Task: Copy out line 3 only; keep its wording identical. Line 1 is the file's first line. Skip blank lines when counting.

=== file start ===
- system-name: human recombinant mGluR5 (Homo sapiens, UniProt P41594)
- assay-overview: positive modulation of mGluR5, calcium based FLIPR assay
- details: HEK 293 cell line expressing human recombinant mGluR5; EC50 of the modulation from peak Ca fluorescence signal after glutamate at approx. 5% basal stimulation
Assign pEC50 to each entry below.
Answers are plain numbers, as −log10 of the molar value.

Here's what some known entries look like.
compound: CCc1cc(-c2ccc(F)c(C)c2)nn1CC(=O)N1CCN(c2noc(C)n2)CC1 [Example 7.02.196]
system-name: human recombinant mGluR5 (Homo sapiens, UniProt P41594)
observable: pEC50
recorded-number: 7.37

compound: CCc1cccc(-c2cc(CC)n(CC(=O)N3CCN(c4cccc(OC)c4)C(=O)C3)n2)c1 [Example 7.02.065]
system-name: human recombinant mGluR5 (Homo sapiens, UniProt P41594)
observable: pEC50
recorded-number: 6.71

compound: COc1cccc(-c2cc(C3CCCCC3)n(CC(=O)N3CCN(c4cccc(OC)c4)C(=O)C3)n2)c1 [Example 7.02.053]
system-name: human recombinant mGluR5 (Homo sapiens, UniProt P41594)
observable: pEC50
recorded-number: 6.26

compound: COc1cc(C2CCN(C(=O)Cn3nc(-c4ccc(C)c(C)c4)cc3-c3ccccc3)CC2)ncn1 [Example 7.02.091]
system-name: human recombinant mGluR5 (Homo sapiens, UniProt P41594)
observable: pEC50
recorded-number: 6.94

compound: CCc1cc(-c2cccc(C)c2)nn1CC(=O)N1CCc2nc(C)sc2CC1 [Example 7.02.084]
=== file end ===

- details: HEK 293 cell line expressing human recombinant mGluR5; EC50 of the modulation from peak Ca fluorescence signal after glutamate at approx. 5% basal stimulation